Outside of her studies, Qimeng volunteered with Read-Cycling, where she worked with a team of local residents to process donations and manage stock for its annual book sale. She also served as a translator for the 17th World Youth Bridge Team Championship and volunteered to help with beach cleanup at Pak Shui Wum Beach in the aftermath of typhoon Mangkhut.
Qimeng was named to the Dean’s List at CityU, and received several scholarships in recognition of her academic achievements, including the Presidential Scholarship and the CMB Wing Lung Bank Scholarship for Economics and Finance Students.
At GS, Qimeng continued her study of economics, especially interested in courses that focused on poverty and inequality that were uniquely offered at Columbia. She worked as a teaching assistant for Intermediate Microeconomics in the Department of Economics, and also worked with Professor Tamrat Gashaw on his research regarding asymmetric risk-taking behavior of foreign and domestic banks.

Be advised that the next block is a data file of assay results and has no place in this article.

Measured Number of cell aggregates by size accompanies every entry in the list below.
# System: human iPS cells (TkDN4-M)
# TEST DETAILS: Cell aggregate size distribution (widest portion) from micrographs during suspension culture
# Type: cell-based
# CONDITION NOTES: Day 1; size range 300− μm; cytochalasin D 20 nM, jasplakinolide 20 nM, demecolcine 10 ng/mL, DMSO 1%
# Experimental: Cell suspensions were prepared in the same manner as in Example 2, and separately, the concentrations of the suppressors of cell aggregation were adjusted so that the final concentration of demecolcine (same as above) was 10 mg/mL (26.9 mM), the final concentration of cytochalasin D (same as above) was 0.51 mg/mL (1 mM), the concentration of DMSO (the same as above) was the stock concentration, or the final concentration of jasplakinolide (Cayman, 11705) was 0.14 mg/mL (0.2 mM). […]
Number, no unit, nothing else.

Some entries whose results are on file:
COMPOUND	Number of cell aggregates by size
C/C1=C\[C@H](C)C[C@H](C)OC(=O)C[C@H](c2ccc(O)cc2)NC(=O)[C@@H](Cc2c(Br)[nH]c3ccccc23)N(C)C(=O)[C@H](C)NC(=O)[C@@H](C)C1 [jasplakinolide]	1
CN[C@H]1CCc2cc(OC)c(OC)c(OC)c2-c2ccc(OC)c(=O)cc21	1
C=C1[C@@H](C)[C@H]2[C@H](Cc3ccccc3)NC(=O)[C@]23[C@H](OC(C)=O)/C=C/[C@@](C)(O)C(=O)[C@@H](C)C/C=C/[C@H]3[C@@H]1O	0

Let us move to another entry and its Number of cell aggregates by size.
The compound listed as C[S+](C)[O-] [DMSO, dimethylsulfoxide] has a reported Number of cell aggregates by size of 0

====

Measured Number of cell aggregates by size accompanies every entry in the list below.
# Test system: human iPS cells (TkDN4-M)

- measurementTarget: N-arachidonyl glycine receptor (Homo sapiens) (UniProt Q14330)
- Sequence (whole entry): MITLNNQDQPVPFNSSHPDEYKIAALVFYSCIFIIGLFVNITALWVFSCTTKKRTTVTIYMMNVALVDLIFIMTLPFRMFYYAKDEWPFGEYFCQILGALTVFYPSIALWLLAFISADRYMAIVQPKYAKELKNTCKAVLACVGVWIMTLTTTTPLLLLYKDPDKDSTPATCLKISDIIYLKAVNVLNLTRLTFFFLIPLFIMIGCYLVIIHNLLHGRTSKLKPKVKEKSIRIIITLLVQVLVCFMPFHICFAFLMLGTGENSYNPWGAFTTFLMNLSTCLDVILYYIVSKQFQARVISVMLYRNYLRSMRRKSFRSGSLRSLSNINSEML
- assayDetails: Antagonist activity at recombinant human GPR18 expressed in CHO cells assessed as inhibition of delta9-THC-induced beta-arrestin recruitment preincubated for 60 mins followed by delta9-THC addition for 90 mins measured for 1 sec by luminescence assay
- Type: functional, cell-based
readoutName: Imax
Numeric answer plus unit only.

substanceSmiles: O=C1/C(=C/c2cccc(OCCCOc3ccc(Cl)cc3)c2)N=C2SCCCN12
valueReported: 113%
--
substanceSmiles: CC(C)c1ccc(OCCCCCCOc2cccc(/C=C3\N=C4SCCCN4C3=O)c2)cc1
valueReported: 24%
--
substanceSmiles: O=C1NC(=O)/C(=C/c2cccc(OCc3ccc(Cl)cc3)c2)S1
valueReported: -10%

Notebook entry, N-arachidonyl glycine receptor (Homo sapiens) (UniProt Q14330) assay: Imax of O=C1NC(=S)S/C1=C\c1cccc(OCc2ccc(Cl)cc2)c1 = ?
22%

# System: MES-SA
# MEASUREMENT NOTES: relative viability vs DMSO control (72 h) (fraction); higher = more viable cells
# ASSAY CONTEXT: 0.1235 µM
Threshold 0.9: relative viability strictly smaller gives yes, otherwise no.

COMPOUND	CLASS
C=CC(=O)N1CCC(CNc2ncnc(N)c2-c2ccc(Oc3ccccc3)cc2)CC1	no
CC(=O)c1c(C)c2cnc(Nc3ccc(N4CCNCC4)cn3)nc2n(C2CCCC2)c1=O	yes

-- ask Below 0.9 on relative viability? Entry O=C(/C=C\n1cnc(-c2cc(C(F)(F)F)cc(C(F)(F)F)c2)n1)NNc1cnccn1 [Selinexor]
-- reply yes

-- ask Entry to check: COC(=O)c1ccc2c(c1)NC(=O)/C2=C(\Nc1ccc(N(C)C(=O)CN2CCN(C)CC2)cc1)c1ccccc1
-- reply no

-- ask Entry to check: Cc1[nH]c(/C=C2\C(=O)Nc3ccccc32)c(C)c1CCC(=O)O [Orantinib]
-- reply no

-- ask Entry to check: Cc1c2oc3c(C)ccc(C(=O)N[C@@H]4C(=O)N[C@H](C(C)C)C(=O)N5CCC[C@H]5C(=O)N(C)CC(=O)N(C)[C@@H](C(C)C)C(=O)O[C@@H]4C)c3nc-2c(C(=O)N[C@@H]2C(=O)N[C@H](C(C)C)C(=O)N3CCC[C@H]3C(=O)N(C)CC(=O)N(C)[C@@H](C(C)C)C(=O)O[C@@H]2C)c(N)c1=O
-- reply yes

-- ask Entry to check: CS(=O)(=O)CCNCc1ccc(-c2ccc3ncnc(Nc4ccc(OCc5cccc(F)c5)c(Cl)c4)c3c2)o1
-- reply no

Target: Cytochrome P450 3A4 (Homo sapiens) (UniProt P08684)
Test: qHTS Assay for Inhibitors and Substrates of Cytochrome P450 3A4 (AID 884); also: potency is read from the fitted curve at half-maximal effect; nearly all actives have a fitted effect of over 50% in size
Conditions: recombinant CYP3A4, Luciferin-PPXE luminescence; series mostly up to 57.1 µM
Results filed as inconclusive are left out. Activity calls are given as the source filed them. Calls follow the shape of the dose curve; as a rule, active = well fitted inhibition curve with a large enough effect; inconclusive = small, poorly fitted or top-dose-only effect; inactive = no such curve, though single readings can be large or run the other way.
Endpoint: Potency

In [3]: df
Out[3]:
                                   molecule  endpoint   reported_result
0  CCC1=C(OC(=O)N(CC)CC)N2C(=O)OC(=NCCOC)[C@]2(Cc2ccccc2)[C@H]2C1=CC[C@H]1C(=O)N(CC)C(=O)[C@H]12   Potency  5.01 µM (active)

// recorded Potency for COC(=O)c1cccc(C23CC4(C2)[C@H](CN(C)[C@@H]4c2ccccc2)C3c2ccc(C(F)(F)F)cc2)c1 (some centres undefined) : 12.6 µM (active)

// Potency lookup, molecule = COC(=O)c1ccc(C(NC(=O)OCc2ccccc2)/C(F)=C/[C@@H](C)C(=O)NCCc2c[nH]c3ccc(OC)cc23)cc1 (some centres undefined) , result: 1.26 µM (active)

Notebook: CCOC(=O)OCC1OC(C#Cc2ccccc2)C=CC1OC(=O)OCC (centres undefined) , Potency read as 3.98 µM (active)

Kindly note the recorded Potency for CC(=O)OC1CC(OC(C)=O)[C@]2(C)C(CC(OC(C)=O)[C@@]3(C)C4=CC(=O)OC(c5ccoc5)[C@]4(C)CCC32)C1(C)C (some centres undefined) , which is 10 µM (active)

Qimeng was named to the Dean’s List, and was inducted into the GS Honor Society, Beta Gamma Sigma, the international business honor society, and Phi Beta Kappa. She graduates summa cum laude with a degree in financial economics. After graduation, Qimeng will attend the Master in Financial Technology Program at the University of Hong Kong (HKU), and eventually plans to pursue a career in a financial technology-related field and contribute to economic development in Mainland China.
Baccalaureate Service | GS Speakers
Class of 2021 GS graduate Khadija Baldeh will speak at the Baccalaureate Service, which will take place on Friday, April 30, at 10:30 a.m. EDT via live web broadcast.
For more on GS graduation activities and ceremonies, as well as a graduation checklist, please see the Graduation section of the GS website.